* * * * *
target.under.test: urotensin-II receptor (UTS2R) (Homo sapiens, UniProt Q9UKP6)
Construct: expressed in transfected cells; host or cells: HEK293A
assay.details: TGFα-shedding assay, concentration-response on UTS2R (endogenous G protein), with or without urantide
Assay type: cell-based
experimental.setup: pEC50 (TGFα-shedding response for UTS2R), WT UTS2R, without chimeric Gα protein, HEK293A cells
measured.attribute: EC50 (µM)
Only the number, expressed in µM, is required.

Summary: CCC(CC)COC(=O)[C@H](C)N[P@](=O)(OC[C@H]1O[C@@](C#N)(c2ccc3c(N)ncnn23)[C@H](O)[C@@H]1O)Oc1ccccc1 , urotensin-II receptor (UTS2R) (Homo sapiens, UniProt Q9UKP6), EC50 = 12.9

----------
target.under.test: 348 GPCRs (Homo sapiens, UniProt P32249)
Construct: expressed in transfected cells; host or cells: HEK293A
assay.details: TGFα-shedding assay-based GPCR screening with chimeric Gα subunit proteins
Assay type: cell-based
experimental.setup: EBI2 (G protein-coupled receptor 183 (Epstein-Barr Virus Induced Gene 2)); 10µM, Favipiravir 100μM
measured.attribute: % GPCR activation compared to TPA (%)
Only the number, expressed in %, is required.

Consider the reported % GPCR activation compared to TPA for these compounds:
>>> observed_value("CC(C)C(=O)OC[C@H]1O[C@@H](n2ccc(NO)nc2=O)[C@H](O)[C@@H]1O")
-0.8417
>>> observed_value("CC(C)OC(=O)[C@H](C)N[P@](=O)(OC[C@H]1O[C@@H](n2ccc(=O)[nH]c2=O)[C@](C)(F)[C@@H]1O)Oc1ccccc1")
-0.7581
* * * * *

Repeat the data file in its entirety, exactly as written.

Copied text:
target.under.test: urotensin-II receptor (UTS2R) (Homo sapiens, UniProt Q9UKP6)
Construct: expressed in transfected cells; host or cells: HEK293A
assay.details: TGFα-shedding assay, concentration-response on UTS2R (endogenous G protein), with or without urantide
Assay type: cell-based
experimental.setup: pEC50 (TGFα-shedding response for UTS2R), WT UTS2R, without chimeric Gα protein, HEK293A cells
measured.attribute: EC50 (µM)
Only the number, expressed in µM, is required.

Summary: CCC(CC)COC(=O)[C@H](C)N[P@](=O)(OC[C@H]1O[C@@](C#N)(c2ccc3c(N)ncnn23)[C@H](O)[C@@H]1O)Oc1ccccc1 , urotensin-II receptor (UTS2R) (Homo sapiens, UniProt Q9UKP6), EC50 = 12.9

----------
target.under.test: 348 GPCRs (Homo sapiens, UniProt P32249)
Construct: expressed in transfected cells; host or cells: HEK293A
assay.details: TGFα-shedding assay-based GPCR screening with chimeric Gα subunit proteins
Assay type: cell-based
experimental.setup: EBI2 (G protein-coupled receptor 183 (Epstein-Barr Virus Induced Gene 2)); 10µM, Favipiravir 100μM
measured.attribute: % GPCR activation compared to TPA (%)
Only the number, expressed in %, is required.

Consider the reported % GPCR activation compared to TPA for these compounds:
>>> observed_value("CC(C)C(=O)OC[C@H]1O[C@@H](n2ccc(NO)nc2=O)[C@H](O)[C@@H]1O")
-0.8417
>>> observed_value("CC(C)OC(=O)[C@H](C)N[P@](=O)(OC[C@H]1O[C@@H](n2ccc(=O)[nH]c2=O)[C@](C)(F)[C@@H]1O)Oc1ccccc1")
-0.7581